California's two Senators are pushing the Biden Administration to set a date after which automakers would no longer be allowed to sell gasoline-powered cars anywhere in the United States.
The letter sent Monday by Sens. Diane Feinstein and Alex Padilla to President Joseph Biden urges him to "follow California's lead and set a date by which all new cars and passenger trucks sold be zero-emission vehicles."
California Gov. Gavin Newsom signed an executive order in September requiring that all new passenger cars and trucks sold in the state be zero-emission vehicles by 2035.
Today, electric vehicles make up less than 3% of US vehicle sales, far lower than some other countries — most notably Norway, where more than half of cars sold last year were electric vehicles. Even without a requirement, EVs could make up the same share of US car sales by 2035, according to some industry forecasts.
Automakers are in the process of offering a far greater selection of electric vehicles to comply with tougher environmental regulations around the world and to meet growing customer demand for EVs. They also aim to save costs, since EVs have fewer moving parts and require fewer hours of labor to assemble than traditional internal combustion engine vehicles.
The industry plans to invest $250 billion in vehicle electrification over the course of the next three years, according to the Alliance for Automotive Innovation, an industry trade group. Asked about the senators' calls for a firm deadline to require only emission-free vehicles, the trade group said it supports working with the Biden administration to reduce greenhouse gas emissions and "build a robust market for electric vehicles, and resolve on-going litigation."
Plans already in place
Some leading automakers have announced plans far more ambitious than those proposed by the industry trade group.
General Motors said recently that it has an "aspiration" to sell only emission-free cars by 2035. Ford is also seeking to shift its car models in Europe to pure electrics by 2030, although it expects to continue to sell gasoline powered trucks and vans after that date in Europe. It has yet to set any time frame for when it expects to sell only electric vehicles in the US market.
"Proposals to encourage the production of zero-emissions vehicles underscore the kind of conversations we need to have," said a statement from Ford.
The senators said the Biden administration should push the auto industry to commit to a hard shift to electric vehicles.
"The automobile industry has shown it has the ingenuity and resources to reimagine our transportation systems in consumer-friendly ways," said the senators in their letter to Biden. "We urge your administration to take advantage of this effort and make real progress in coordination with states, like California, that share your goals to aggressively fight climate change by eliminating harmful pollution from the transportation sector,"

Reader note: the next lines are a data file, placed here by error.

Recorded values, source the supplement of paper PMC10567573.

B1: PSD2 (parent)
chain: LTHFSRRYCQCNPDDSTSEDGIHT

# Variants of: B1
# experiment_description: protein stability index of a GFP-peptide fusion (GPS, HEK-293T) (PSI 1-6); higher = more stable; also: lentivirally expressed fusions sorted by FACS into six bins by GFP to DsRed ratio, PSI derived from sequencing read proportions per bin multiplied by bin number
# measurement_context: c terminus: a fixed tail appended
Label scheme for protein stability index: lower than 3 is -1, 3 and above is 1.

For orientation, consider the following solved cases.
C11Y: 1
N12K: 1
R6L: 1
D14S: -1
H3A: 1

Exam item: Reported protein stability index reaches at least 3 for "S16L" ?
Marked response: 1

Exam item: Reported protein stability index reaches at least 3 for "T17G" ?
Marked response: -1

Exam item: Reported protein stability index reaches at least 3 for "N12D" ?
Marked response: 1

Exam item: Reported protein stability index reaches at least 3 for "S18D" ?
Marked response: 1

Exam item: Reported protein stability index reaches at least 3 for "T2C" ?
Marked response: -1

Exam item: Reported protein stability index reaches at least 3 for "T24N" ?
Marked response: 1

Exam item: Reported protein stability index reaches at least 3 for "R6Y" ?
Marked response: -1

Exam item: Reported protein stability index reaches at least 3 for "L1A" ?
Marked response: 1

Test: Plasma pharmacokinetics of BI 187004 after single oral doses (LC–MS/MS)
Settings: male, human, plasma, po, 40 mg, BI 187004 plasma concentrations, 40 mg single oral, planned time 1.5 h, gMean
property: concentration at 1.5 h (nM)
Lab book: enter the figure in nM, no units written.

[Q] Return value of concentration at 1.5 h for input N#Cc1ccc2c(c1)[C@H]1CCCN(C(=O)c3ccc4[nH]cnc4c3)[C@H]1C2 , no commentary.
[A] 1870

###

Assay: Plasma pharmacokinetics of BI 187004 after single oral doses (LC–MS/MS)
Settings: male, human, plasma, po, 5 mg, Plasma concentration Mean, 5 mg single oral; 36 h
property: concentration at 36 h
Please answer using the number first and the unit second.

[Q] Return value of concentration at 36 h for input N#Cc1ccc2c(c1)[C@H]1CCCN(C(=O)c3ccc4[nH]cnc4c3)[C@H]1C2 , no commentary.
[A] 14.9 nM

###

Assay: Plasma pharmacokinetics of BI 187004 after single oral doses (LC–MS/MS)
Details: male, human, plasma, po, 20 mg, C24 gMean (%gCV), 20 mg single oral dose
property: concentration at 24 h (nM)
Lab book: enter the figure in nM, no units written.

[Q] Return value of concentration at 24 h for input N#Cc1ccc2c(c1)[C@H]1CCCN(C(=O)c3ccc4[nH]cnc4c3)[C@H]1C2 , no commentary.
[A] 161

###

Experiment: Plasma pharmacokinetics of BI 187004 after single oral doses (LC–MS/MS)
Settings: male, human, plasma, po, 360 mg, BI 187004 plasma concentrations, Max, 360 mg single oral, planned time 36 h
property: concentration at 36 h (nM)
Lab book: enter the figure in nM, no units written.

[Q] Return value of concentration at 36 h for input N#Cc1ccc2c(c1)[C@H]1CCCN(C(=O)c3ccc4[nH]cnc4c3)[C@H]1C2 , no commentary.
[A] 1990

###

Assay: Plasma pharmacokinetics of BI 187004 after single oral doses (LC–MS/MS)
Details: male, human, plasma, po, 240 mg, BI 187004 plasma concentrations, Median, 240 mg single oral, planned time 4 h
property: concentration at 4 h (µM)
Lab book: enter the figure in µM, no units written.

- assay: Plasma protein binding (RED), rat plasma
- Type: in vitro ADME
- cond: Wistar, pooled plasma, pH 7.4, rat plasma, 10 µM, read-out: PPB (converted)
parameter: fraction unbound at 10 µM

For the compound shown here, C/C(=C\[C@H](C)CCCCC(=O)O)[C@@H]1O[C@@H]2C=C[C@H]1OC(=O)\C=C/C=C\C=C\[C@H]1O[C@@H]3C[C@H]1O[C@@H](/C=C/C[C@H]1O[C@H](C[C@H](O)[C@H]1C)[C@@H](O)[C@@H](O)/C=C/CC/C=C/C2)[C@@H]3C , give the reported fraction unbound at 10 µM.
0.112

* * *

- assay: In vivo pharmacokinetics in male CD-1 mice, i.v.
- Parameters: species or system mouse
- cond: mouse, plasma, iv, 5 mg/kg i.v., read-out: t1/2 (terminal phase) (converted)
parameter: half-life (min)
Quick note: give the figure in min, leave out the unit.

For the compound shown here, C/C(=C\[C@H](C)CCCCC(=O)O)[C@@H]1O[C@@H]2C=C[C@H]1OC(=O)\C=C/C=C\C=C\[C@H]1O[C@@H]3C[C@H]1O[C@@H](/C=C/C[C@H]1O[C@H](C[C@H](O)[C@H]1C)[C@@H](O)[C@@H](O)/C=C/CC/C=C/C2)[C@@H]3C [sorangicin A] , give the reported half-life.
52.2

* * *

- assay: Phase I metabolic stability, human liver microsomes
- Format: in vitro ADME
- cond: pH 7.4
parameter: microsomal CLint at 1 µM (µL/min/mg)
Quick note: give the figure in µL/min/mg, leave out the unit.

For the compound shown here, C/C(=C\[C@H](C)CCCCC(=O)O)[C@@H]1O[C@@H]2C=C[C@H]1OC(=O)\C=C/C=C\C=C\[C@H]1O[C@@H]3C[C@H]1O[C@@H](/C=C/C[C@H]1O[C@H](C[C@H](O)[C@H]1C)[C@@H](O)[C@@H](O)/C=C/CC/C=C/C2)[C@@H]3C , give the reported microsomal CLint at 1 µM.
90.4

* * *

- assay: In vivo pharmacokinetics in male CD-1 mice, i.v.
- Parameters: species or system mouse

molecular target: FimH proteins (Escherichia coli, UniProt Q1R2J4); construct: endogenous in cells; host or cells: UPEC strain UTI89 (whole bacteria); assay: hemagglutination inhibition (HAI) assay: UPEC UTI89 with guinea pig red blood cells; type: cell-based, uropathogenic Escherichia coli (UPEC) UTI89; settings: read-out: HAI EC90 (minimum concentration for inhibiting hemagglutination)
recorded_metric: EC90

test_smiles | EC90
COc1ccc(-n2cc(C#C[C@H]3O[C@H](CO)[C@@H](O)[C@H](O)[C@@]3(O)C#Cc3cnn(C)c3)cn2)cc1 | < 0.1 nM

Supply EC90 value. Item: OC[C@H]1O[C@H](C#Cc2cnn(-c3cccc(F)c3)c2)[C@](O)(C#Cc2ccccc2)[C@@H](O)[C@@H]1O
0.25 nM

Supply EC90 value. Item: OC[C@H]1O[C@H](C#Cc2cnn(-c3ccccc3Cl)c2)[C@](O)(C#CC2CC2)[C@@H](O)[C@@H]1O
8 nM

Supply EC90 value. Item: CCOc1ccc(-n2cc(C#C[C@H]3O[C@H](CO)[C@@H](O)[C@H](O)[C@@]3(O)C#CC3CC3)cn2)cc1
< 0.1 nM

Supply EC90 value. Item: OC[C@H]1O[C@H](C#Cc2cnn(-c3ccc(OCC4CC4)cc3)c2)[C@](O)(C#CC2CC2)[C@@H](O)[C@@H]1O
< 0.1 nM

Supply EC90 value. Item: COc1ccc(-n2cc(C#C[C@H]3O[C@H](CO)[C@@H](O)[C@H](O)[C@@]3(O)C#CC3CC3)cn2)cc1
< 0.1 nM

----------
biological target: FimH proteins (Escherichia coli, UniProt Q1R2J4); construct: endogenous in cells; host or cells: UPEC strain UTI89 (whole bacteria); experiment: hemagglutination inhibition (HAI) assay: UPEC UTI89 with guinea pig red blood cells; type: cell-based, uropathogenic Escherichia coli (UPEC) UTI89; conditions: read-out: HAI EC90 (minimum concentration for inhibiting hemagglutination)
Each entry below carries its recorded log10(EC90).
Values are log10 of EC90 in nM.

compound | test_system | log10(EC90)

The White House did not respond to a request for comment on the senators' letter. The Environmental Protection Agency said that it supports taking steps to reduce vehicle emissions even if, like the auto industry's trade group, it stopped short of endorsing a firm requirement for electric vehicles.
New tougher emissions rules "will play an important role in confronting climate change and advancing economic and employment opportunities," said the EPA in a statement. "EPA is working with the Department of Transportation, California and other states, the automobile industry, labor, and other stakeholders to consider a range of views on how to set ambitious [emissions] standards."
Among other actions taken so far by the new administration on reducing emissions, Biden signed an executive order on January 27 promising to buy zero-emission vehicles for the federal government, including vehicles for the US Postal Service, which is in the process of developing a next generation of delivery vehicles.
California only has one auto assembly plant, the former GM-Toyota plant in Fremont, California, near San Francisco that is now operated by electric carmaker Tesla. Tesla is also the world's leading maker of electric cars, having sold 500,000 worldwide last year.
California has been a leader in setting tougher environmental rules on vehicle emissions than the federal government, and a dozen states have followed its lead. The Trump administration went to court to challenge its power to set those tougher standards. The auto industry has argued what was most important was a single set of rules for the whole country. Several automakers, including Ford, Honda, Volkswagen and BMW, reached a deal with California saying they would comply with tougher regulations than prescribed by the EPA.
The California senators said that "at an absolute minimum" the new federal regulations should follow the agreement between California and those automakers. They are also seeking to once again grant California the right to set tougher emissions rules than set by the EPA.
Most other traditional automakers agreed with the Trump administration's efforts to strip California of its right to set its own standard, although GM dropped its support of that effort soon after the general election.